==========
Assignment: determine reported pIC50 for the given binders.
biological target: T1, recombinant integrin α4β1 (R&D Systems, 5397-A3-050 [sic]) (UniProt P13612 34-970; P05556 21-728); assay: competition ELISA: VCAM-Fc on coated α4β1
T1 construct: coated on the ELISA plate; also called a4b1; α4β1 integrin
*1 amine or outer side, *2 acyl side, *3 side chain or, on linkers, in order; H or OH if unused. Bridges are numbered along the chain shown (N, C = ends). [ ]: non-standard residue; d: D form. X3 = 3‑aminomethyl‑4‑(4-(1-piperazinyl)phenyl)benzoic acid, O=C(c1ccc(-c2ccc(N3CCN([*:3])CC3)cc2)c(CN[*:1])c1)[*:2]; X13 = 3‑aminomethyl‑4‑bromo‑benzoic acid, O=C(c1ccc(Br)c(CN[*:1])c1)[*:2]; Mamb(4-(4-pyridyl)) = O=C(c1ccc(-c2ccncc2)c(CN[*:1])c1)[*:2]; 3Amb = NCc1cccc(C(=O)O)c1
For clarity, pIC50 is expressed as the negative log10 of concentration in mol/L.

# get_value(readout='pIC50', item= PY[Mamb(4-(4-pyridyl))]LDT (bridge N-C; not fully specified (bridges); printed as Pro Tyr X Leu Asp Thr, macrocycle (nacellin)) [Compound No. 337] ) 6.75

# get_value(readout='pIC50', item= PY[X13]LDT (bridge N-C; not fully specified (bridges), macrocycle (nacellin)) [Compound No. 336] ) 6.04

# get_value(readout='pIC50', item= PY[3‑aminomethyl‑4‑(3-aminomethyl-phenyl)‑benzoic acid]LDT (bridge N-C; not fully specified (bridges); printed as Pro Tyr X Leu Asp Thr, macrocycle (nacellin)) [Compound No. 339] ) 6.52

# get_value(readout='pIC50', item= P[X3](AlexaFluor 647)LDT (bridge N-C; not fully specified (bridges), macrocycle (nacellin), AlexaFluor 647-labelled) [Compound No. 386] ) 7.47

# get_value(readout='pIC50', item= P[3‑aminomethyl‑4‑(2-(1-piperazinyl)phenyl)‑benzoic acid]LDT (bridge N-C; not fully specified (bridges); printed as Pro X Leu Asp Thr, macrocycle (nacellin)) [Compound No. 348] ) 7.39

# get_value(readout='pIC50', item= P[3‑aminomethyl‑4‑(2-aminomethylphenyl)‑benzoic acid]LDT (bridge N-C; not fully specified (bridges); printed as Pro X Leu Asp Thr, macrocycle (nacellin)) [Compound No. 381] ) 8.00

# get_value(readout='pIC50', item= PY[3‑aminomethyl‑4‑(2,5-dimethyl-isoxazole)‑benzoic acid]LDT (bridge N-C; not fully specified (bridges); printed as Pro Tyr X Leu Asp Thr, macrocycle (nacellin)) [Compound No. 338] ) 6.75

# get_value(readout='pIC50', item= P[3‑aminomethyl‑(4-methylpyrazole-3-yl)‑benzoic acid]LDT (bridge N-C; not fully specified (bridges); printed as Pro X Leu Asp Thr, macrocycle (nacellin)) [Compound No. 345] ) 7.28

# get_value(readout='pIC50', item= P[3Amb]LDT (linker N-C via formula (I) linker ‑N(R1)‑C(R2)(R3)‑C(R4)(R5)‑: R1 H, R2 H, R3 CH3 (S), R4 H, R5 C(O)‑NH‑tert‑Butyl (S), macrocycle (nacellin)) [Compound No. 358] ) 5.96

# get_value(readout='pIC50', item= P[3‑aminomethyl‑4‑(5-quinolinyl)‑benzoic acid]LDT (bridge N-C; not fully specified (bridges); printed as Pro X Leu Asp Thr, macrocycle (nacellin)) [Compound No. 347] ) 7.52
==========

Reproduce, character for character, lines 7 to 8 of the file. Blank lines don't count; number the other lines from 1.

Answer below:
# get_value(readout='pIC50', item= PY[X13]LDT (bridge N-C; not fully specified (bridges), macrocycle (nacellin)) [Compound No. 336] ) 6.04

# get_value(readout='pIC50', item= PY[3‑aminomethyl‑4‑(3-aminomethyl-phenyl)‑benzoic acid]LDT (bridge N-C; not fully specified (bridges); printed as Pro Tyr X Leu Asp Thr, macrocycle (nacellin)) [Compound No. 339] ) 6.52